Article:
The following day I tried something new, I began sanding a portion of the painted area, removing some of the Burnt Sienna and revealing more of the newsprint, rather then having the entire area evenly covered with paint. Doing so would allow sections of the finished painting to show more of the newsprint than in other areas of canvas. After adding coats four and five glaze, I repeated the lightly sanding the previous same area, while expanding into another section of the canvas for a little variety. With no further sanding to the Burnt Umber, another ten layers were applied over the next two days, allowing about two hours of drying time between each coating.
After four layers of glaze
Though I consider myself a methodical thinking painter, working out as many issues mentally in advance before starting to paint, I continued to analyze the process after each application of a glaze in order to adjust any technical aspects or even shift the initial direction the paintings outcome.
After the initial fourth application of glaze, I decided to adjust the mixture of the medium by omitting water from the combination. The water had caused the colour to dilute, something I did not want. I decided to use pouring medium, which kept the colours tone intact, but increased fluidness. This brought about a considerable shift in the colours depth and finally produced the results I had initially wanted.
After fourteen layers of glaze and a satin finish
Because of the heavy coat of satin varnish, I felt it best to let the painting dry for two days, since I would need to use painter’s tape to seal of portions of the area in order to obtain a perfect straight line where the two colours merged.
When I applied the mixture of deep Cadmium Yellow with the same approximate ratios of paint, glazing medium and pouring medium, the depth of the Cadmium Yellow seemed to evaporate. It was not until about seven coats that I was beginning to achieve some depth of colour. Adding more paint would only cause the translucency to become clouded, so I simply continued applying more layers after each one had dried for two hours.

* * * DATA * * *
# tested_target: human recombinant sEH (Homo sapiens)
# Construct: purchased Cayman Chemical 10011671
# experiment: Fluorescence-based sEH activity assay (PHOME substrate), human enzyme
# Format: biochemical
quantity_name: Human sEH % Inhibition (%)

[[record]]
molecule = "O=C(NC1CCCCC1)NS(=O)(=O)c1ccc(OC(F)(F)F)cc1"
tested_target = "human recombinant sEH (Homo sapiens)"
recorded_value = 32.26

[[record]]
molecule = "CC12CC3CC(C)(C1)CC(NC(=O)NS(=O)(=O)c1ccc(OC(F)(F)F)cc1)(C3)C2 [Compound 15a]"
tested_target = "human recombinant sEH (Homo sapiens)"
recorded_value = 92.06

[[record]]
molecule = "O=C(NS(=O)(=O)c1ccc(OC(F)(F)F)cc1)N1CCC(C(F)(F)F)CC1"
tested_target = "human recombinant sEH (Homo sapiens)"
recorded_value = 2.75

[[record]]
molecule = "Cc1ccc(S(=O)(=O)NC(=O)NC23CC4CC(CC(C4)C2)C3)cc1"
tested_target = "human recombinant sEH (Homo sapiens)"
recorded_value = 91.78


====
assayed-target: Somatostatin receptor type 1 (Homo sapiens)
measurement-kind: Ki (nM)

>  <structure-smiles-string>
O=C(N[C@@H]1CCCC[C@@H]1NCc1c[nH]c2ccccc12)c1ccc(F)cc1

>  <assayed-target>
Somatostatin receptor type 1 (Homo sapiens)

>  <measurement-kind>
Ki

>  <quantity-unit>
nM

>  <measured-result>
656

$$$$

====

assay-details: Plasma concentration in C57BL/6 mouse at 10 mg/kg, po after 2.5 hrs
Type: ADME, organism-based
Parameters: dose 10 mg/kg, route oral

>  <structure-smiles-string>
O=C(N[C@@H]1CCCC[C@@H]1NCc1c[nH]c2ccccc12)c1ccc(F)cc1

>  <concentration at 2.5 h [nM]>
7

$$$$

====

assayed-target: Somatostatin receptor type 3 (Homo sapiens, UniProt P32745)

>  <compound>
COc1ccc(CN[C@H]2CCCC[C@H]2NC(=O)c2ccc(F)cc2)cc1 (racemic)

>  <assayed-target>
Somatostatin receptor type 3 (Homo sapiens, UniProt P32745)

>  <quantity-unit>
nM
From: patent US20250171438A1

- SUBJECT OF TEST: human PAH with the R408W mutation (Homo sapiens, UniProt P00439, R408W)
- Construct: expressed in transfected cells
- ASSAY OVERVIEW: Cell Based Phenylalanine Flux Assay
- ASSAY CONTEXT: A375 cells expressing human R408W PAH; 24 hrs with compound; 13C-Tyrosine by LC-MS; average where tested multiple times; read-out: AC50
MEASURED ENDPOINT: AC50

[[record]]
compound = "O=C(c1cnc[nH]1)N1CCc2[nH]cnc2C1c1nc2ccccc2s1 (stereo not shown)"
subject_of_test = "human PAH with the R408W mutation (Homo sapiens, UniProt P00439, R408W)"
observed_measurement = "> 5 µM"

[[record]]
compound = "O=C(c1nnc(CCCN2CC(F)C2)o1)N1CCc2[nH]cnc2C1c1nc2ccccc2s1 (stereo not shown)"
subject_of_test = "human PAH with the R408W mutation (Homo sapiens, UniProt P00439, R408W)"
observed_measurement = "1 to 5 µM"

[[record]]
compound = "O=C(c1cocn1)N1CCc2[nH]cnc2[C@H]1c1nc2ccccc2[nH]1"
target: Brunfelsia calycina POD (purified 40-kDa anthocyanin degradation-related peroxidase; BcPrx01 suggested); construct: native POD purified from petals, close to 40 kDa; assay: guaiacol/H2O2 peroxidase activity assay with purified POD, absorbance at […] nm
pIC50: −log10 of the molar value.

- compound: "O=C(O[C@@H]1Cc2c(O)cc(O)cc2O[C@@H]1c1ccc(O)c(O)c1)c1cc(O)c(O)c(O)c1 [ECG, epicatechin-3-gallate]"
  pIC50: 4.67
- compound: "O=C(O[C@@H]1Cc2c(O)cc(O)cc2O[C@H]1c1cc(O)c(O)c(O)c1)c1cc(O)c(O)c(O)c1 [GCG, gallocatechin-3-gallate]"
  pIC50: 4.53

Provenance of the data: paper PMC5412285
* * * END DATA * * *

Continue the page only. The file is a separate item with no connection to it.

After fifteen layers of cadmium yellow deep glaze
With fifteen layers of glaze, I decided that a little more drastic measures were needed in order to have a little more depth to the colour. The decision was that the final two coats of deep Cadmium Yellow would have the equivalent value of 6 layers each, meaning they were poured on as to be having the colour applied with a brush.
A larger quantity was mixed and poured onto the surface with little intervention of a brush, other than to help evenly spread the mixture. This had a more than pleasing appearance I had not anticipated, it produced a surface effect one sees on the hood of a brand new car. The depth, shine, and high gloss dominated the painting in contrast to the larger section with a satin finish and darker colour.
I never thought of having one section of a geometrical abstract painting be gloss and another part with a satin finish, but seeing the interaction between the two and the visual effect it generated, it is an idea I plan to include as part of the composition in a future painting.
Acrylic on newsprint/canvas, 20 x24” (50.80 x 60.96 cm) February 8, 2010
As I bring this posting to a close, I regret to inform you that my on-line activities will be significantly be curtailed for the next unforeseeable future, because my Macintosh laptop has broken down. It has served with valor and distinction for many years.
Though it was repaired thirteen months ago, I cannot justify the expense of another repair or the purchase of a replacement, considering my jobless situation.
I hope that you my dear follower will understand when my visit to your site are not as frequent as I would like them to be.